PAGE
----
In Conversation With Chantal AmyotFebruary 21, 2022
You have had a long career with the Canadian Museum of History — more than 30 years. What brought you to the Museum to begin with, and what keeps you motivated?
I’ve always enjoyed going to museums. Growing up, it was a family activity my parents encouraged and facilitated. It was all about discovery. I feel extremely lucky to have so many beautiful and warm memories of times spent with my family in museums, or at cultural and heritage sites.
When I got to the age of thinking about career paths, I started to explore my options. Museum studies was a very new discipline at the time, and it felt like quite a leap to “specialize” in such a trendy topic. But I did follow that path, and it was a revelation to me. The breadth, the variety, the passion, the possibilities — it all felt new and exciting! And now that I’ve been in the field for more than 30 years, I realize that, even though things have changed and evolved, what was meaningful to me — the core of what motivates me — is still there, and still works its magic.
What has been the highlight of your career?
There are way too many highlights to pick just one! Joining the Canadian Postal Museum, being part of the team developing the Canadian History Hall, meeting and working with Douglas Cardinal. It’s fundamentally about the people I’ve worked with. That’s the ultimate highlight.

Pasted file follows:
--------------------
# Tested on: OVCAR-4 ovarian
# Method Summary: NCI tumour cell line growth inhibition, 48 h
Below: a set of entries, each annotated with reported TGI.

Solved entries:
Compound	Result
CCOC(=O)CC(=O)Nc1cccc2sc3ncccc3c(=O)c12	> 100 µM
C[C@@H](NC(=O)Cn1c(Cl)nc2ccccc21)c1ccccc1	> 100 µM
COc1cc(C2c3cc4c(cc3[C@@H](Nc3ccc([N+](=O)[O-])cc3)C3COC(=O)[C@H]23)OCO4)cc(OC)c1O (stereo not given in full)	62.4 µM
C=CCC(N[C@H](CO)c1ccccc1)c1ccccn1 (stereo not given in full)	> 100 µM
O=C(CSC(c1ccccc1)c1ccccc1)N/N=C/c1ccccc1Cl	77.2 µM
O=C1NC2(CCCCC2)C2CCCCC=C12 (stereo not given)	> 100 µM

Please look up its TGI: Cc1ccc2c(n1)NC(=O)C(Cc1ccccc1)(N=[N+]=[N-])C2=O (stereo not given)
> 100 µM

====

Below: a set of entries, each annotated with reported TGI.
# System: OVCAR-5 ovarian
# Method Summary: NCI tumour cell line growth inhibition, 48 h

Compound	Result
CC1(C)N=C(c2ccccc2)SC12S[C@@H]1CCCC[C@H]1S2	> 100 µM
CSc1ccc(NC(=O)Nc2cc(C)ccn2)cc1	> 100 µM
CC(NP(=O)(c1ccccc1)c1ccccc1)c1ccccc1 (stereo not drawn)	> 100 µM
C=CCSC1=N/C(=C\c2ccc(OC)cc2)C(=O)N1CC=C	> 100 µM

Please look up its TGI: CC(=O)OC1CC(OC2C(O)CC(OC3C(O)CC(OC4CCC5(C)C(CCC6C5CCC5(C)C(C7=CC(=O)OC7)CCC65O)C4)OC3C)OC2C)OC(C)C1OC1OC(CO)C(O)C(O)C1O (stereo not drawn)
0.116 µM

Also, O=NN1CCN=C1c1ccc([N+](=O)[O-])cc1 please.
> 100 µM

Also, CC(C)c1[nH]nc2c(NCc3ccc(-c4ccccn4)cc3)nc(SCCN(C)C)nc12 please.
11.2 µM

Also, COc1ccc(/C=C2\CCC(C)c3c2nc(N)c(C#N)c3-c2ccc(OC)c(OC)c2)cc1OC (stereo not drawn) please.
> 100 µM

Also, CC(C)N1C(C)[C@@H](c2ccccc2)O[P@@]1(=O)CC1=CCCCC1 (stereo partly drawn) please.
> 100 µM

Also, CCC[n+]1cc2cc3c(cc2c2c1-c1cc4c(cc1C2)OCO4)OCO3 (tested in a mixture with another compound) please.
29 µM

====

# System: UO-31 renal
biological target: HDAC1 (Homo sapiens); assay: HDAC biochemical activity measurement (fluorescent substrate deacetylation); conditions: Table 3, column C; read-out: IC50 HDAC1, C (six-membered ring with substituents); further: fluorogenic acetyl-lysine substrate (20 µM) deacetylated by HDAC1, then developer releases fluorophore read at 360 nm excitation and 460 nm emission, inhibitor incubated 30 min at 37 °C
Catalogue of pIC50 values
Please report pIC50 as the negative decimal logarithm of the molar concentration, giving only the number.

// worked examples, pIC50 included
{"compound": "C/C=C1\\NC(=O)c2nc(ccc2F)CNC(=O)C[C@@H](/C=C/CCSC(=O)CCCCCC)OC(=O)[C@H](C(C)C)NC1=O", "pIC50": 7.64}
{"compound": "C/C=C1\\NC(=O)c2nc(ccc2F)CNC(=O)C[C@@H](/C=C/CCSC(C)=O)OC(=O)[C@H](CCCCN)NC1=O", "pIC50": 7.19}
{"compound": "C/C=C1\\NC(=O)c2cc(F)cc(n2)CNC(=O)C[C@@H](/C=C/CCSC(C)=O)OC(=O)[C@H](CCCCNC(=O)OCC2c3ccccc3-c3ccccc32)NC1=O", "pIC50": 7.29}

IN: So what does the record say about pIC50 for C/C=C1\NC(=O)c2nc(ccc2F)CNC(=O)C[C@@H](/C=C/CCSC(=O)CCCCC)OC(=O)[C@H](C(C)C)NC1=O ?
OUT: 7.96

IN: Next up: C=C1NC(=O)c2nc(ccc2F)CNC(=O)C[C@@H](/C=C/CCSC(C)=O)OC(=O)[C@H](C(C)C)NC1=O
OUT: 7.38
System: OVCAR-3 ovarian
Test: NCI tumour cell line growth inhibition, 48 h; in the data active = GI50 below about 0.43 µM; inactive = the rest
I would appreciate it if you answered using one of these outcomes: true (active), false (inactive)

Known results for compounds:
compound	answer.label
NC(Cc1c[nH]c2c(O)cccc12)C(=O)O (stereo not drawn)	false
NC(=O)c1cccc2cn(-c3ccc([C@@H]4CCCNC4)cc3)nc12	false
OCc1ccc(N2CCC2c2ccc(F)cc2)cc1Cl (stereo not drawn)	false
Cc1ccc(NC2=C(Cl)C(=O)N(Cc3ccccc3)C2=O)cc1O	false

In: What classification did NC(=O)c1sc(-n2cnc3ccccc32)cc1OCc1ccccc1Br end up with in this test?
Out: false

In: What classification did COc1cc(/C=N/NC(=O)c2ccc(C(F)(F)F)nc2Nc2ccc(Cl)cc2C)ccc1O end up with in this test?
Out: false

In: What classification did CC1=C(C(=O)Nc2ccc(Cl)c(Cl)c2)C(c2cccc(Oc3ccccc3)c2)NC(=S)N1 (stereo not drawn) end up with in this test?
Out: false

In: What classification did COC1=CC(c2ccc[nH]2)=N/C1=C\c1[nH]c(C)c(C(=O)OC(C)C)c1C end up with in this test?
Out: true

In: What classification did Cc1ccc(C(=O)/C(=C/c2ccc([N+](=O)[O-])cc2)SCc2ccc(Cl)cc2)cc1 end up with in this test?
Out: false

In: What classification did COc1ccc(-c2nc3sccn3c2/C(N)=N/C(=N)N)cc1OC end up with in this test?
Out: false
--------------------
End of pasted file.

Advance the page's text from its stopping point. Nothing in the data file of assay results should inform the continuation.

How would you describe the Canadian Museum of History to someone who has never experienced it?
A place of beauty, understanding and discovery. A place with soul.
Do you have a favourite space in the Museum? How does it speak to you?
That would depend on my mood. It could be the Grand Hall and its spectacular views, entering the Canadian History Hall, the First Face in the History Hall, the Spirit of Haida Gwaii, the Bruni mural — there are too many to choose!
What do you think makes the Museum of History stand out among other museums you have visited in your travels?
Comparisons with other museums are very difficult to make. It seems that I have memories for every area in this Museum. I walk into a space, and I can’t help seeing its many transformations, while imagining new ones. For instance, when I enter Gallery G today — a beautifully and newly transformed space — it is still alive with what was showcased there over the years, and I’m excited to think of what will be presented there in the future. For me, this place is alive like no other museum can ever be.